Stephen Frears' film, a chronicle of the controversial friendship between Queen Victoria and her Indian servant [later her mushi], is good entertainment that suffers from an inconsistency of tone -- first it is comic, and then it is melodramatic -- but I can see its future as supplement or fodder for classes on race, colonialism, and privilege. It made me laugh, it made me commiserate, but it is not memorable filmmaking.
118. The Party (Sally Potter, United Kingdom)
Sally Potter's film is a delightful skewering of liberal bourgeoisie mores dressed up as a dinner party among friends quickly gone to hell. These are my people.
119. It Comes at Night (Trey Edward Shults, United States)
120. The Autopsy of Jane Doe (André Øvredal, United States)
121. Dina (Antonio Santini and Dan Sickles, United States)
122. Icarus (Bryan Fogel, United States)
123. My Friend Dahmer (Marc Meyers, United States)
124. Breathe (Andy Serkis, United States)
There are three ways to make films about people with disability with a gung-ho spirit: be gritty like My Left Foot, be sentimental like Andy Serkis' Breathe, or be a bit of both like The Theory of Everything. The first and the last make critics fall all over themselves in admiration. The middle doesn't stand a chance: its sentimentality give it a target on its back, and will be dismissed as maudlin. I harbor strong suspicion over critics who always insist on irony, on grit, as if that's the only way to tell a story. I like sentimentality, especially if it's well-made. And Serkis' film about a British adventure who gets polio in the old days when the disease was an absolute death sentence, and who gets a new lease on life because of a plucky wife, hits all the sentimental highlights, but it is well-made, it's not saccharine, and its heart is in the right place.
125. Good Time (Ben and Josh Safdie, United States)
I'm getting really tired of these spawns of Quentin Tarantino by way of Guy Ritchie: quirky, stylized actioners with bad-ass but interesting macho anti-heroes. I hate most how critics, mostly male and white, salivate over them while usually being condescending to musicals and women's films. So I'll be condescending to Josh and Ben Safdie's film: I like Robert Pattinson in Twilight better. At least he's not trying too hard there. (He's not trying hard at all.)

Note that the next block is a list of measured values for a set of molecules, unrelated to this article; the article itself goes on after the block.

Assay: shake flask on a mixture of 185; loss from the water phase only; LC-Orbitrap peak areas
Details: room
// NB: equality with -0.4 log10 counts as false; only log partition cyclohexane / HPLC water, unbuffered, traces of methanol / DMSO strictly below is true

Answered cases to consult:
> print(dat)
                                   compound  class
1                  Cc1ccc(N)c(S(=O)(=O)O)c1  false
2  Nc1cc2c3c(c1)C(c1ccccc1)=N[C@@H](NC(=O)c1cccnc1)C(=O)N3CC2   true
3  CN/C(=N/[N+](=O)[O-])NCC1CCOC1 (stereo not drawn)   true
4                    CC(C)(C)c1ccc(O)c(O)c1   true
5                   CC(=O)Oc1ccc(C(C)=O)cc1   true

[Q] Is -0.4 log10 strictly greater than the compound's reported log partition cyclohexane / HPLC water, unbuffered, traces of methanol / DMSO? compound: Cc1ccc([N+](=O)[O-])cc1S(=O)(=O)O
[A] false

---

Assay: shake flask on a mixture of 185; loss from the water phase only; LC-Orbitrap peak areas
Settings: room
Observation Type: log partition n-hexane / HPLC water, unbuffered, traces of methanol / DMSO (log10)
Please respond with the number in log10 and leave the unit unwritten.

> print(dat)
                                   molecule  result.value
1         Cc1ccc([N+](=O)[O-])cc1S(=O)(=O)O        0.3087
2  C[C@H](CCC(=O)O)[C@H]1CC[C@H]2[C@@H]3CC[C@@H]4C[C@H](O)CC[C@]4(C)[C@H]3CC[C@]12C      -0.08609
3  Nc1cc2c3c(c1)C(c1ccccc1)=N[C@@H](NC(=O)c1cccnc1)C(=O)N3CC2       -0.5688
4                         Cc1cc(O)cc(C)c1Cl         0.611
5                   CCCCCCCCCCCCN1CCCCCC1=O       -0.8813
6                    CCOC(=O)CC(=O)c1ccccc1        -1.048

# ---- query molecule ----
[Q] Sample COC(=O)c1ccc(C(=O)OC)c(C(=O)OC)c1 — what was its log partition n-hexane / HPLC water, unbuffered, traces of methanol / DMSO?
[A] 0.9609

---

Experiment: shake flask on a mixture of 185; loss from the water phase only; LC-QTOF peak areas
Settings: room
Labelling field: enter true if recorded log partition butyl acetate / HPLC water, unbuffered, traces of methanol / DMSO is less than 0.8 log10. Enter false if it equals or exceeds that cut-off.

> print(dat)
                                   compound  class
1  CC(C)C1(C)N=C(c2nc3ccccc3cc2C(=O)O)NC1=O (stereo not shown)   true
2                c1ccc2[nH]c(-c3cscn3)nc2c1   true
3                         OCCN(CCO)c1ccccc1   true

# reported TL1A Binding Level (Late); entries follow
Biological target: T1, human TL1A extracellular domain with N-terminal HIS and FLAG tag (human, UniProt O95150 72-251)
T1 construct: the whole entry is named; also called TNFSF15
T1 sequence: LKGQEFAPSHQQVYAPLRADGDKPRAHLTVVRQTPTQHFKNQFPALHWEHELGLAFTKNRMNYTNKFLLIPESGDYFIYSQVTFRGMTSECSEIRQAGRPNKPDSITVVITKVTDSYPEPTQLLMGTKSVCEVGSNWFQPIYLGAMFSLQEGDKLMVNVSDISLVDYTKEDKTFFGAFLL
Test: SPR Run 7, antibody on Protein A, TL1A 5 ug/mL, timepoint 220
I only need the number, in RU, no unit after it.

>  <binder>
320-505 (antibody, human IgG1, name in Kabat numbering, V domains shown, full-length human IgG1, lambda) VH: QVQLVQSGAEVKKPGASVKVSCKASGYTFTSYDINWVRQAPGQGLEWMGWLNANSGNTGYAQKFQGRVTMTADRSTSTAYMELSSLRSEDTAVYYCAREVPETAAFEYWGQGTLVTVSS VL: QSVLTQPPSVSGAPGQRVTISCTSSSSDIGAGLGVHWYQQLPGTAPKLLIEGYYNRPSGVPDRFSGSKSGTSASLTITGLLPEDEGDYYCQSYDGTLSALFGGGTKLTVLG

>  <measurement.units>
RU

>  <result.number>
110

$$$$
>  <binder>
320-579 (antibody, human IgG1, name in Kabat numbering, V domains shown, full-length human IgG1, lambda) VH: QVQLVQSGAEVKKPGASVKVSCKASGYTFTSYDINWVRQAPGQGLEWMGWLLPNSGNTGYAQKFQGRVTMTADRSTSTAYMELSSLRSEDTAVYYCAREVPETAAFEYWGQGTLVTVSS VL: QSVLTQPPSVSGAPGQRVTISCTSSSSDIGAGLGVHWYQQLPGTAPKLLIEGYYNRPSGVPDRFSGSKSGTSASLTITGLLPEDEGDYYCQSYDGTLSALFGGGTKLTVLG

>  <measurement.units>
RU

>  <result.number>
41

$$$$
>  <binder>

126. Guardians of the Galaxy Vol. 2 (James Gunn, United States)
127. Abacus: Small Enough to Jail (Steve James, United States)
128. Graduation (Cristian Mungiu, Romania)
Cristian Mungiu's film tries hard to be the Romanian answer to the corkscrew tense dramas of Asghar Farhadi, with their moral subterfuges, screeching secrets, and domestic battlefields, and it works -- but not with the scintillating gravity of those Iranian films. Here, a doctor goes through hoops to ensure that his daughter gets a good score for an exam in order to get a Cambridge scholarship, and finds himself entangled in small-time corruption. It unfolds with requisite certainty, but I don't find myself getting draw in by the film.
129. The Lego Batman Movie (Chris McKay, United States)
130. Loving Vincent (Dorota Kobiela and Hugh Welchman, United Kingdom and Poland)
I was prepared to dislike Dorota Kobiela and Hugh Welchman's animated film -- made up entirely of oil paintings -- about the last days in the sad but artistically productive life of Vincent Van Gogh. It sounded too much like a gimmick, and I wasn't impressed with its animation, which looked like filtered rotoscoping. And true enough, the animation wasn't what drew me in; it was its unusual choice of narrative that did. It eschews biography and went instead for a detective story, as we follow a mailman named Armand Roulin (played winningly even in animation by Douglas Booth) as he finds himself tracing what happened in the days that led to the painter's death. Was it suicide? Or murder? And whatever the case was, what brought it on? Surprisingly the film makes us interested in finding out the answers, and that is its redeeming grace.